Biological Metamaterials for Influencing Cell Behaviour

Understanding the relationship between nanostructured surfaces and cellular response

Image of high-aspect-ratio nanostructures on a surface
An electron micrograph showing silicon nanostructured with high-aspect-ratio nanostructures.

I use nanostructured surfaces to study cell response to different microenvironments. I work with high-aspect-ratio nanostructures. These are surfaces patterned with tall and spiky structures.

I explore how varying design parameters such as the pitch and sharpness influences the response of different cell types. The aim is to both understand how the cell–material microenvironment influences behaviour, and to explore the structure-property relationships of biomaterials.

I use microfabrication technologies, more commonly used to make electronic devices, to nanostructure the surface of different materials with well-defined patterns. I work with biology collaborators to culture cells on these surfaces and then analyse large quantities of microscopy images to understand cell responses.1

Impact of high-aspect-ratio nanostructured surfaces on cells

Illustrations of various ways high-aspect-ratio nanostructures interact with cells
Illustrations of different interfacing approaches of high-aspect-ratio nanostructures with cells.

Cells typically change their shape and behaviour on nanostructured surfaces.2 Some can form highly elongated shapes, aligning to the underlying structures - a behaviour which can be useful in tissue engineering, where the aim is to recreate the patterns of cells found within tissues.

Some cells contort around the sharp tips of the structures. These dramatic shape changes can be useful in drug-delivery, where the nanostructures can be coated with a particular molecule or drug, which is then brought into very close contact with the cell.

The relationship between the size or shape of a nanostructure and quantifiable changes in a group of cells is less well understood. Do all cells behave the same? Does a single cell alone respond the same as a cell with many neighbours? This is where my research aims to provide answers. For example, in a recent study led by Dr Hyejeong Seong, we found that sharpness of the nanostructures had a direct effect on the shape and behaviour of human mesenchymal stem cells, an insight that influences how we design biomaterials moving forward.3

Read our review on the applications and techniques for high-aspect-ratio nanostructures

Applications to prokaryotic cells

Electron micrograph showing bacteria on nanowire surfaces
Electron micrograph showing bacteria on a nanowire surface.

Nanostructuring is also being explored to create antibacterial surfaces, physically disrupting the growth of bacteria, rather than using a chemical agent. This is inspired by nature - some species of cicadas have nanostructured wings that are thought to act as antibacterial surfaces.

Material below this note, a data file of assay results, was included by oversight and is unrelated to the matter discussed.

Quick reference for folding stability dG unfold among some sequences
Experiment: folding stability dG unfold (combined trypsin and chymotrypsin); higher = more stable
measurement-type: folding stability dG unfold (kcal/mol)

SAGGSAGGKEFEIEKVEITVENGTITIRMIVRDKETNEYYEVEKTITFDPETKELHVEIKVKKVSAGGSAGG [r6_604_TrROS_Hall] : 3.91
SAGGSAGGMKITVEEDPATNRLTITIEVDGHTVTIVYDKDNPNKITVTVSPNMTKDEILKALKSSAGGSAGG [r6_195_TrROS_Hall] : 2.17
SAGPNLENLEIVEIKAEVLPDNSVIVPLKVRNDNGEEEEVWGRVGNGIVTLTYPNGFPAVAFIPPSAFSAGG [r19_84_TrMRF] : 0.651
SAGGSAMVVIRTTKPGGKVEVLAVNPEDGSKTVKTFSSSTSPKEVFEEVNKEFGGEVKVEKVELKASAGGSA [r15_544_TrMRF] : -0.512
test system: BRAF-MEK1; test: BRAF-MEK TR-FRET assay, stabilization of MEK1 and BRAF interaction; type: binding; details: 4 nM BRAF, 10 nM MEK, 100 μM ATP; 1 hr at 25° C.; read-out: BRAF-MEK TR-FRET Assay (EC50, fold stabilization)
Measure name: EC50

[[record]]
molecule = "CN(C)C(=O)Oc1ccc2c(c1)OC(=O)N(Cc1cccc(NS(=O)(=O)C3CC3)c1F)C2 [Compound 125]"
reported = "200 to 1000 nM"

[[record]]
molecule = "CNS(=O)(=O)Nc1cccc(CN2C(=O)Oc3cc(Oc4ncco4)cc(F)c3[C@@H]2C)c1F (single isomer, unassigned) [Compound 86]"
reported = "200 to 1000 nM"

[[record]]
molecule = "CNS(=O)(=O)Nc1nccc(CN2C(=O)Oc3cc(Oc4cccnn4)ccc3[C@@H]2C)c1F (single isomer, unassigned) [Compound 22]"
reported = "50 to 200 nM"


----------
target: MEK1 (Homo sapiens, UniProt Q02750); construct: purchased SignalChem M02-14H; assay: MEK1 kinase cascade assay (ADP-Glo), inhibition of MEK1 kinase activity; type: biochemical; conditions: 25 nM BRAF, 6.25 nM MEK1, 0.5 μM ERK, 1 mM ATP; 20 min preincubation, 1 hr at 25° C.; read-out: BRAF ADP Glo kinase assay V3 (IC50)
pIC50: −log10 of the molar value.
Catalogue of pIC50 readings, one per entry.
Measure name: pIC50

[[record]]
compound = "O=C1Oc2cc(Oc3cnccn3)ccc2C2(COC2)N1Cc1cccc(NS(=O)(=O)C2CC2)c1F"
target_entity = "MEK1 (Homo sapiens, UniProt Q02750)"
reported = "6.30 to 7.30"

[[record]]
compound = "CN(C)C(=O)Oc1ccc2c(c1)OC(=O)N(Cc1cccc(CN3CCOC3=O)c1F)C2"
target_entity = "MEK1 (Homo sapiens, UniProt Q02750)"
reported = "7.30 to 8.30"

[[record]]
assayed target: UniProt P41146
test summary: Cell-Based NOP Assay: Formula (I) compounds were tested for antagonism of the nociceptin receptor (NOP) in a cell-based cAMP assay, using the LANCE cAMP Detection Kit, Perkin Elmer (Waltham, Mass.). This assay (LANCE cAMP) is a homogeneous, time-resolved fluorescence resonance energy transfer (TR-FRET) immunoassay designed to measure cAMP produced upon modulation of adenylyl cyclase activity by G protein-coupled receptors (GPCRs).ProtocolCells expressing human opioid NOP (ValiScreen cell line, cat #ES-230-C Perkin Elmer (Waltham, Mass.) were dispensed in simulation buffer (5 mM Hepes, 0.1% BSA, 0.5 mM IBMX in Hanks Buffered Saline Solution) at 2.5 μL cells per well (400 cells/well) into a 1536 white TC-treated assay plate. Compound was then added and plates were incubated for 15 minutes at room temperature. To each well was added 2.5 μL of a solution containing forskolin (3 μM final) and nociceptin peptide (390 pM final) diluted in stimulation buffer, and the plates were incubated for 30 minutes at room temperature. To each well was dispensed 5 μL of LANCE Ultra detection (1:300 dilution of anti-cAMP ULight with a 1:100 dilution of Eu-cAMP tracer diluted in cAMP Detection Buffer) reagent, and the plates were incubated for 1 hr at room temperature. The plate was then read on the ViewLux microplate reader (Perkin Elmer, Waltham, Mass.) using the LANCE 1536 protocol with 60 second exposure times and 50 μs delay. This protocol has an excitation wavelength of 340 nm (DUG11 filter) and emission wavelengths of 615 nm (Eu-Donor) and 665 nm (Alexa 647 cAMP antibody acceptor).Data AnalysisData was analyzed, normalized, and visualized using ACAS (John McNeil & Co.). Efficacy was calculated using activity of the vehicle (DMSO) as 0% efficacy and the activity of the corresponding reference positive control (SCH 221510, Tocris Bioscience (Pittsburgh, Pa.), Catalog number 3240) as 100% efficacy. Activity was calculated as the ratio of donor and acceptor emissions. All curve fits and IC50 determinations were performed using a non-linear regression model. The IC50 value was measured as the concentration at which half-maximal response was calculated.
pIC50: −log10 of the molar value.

I worked with Dr Michele Becce and Dr Anna Klöckner to explore how nanowires (an even tinier, denser version of nanoneedles) could be applied to bacteria such as E. coli. Fascinatingly, we found that in many cases, bacteria were able to survive on our nanostructures.

This important negative result shows that simply adding nanostructures is not enough - that antibacterial behaviour most likely relies upon a combination of factors. We were also able to make several key recommendations about how to improve the assessment of anti-bacterial viability on nanostructured surfaces.4

Read our key recommendations for improving bacterial-nanostructure interfacing experiment

Understanding fundamental behaviours of nanoscale structure

Illustration showing interaction of protein domain with model of curved cell membrane
Illustration of protein domain interacting with curved cell membrane.

Computer modelling allows us to overcome the limitations of experiments by simulating nano-environments smaller than our current experimental tools allow us to probe.

I worked with Dr Alexis Belessiotis-Richards as he explored the effects of nanoscale curvature on cell membranes. This work revealed how tiny distortions to a cell membrane can cause parts of proteins to bind to these regions - an important precursor to how materials are transported across the cell membrane.5

Read about the impact of nanoscale curvature on protein localisation

  1. Reprinted/adapted by permission from: Higgins SG, Becce M, Seong H, Stevens MM, Nanoneedles and Nanostructured Surfaces for Studying Cell Interfacing, 2020, 7th International Conference on the Development of Biomedical Engineering in Vietnam (BME7) by Vo Van Toi, Trung Quoc Le, Hoan Thanh Ngo, Thi-Hiep Nguyen © 2020. DOI: 10.1007/978-981-13-5859-3_37 ↩︎

  2. Redrawn from: Higgins SG, Becce M, Belessiotis-Richards A, Seong H, Sero JE, Stevens MM, High-Aspect-Ratio Nanostructured Surfaces as Biological Metamaterials, 2020, Advanced Materials. DOI: 10.1002/adma.201903862 ↩︎

  3. Seong H, Higgins SG, Penders J, Armstrong JPK, Crowder SW, Moore AC, Sero JE, Becce M, Stevens MM, Size-Tunable Nanoneedle Arrays for Influencing Stem Cell Morphology, Gene Expression, and Nuclear Membrane Curvature, 2020, ACS Nano. DOI: 10.1021/acsnano.9b08689 ↩︎

  4. Reproduced under terms of CC-BY license from: Becce M, Klöckner A, Higgins SG, Penders J, Hachim D, Bashor CJ, Edwards AM, Stevens MM, Assessing the Impact of Silicon Nanowires on Bacterial Transformation and Viability of Escherichia Coli, 2021, Journal of Materials Chemistry B. DOI: 10.1039/D0TB02762F ↩︎

  5. Adapted under terms of CC-BY license from: Belessiotis-Richards A, Higgins SG, Sansom MP, Alexander-Katz A, Stevens MM, Coarse-Grained Simulations Suggest the Epsin N-Terminal Homology Domain Can Sense Membrane Curvature without Its Terminal Amphipathic Helix, 2020, ACS Nano. DOI: 10.1021/acsnano.0c05960 ↩︎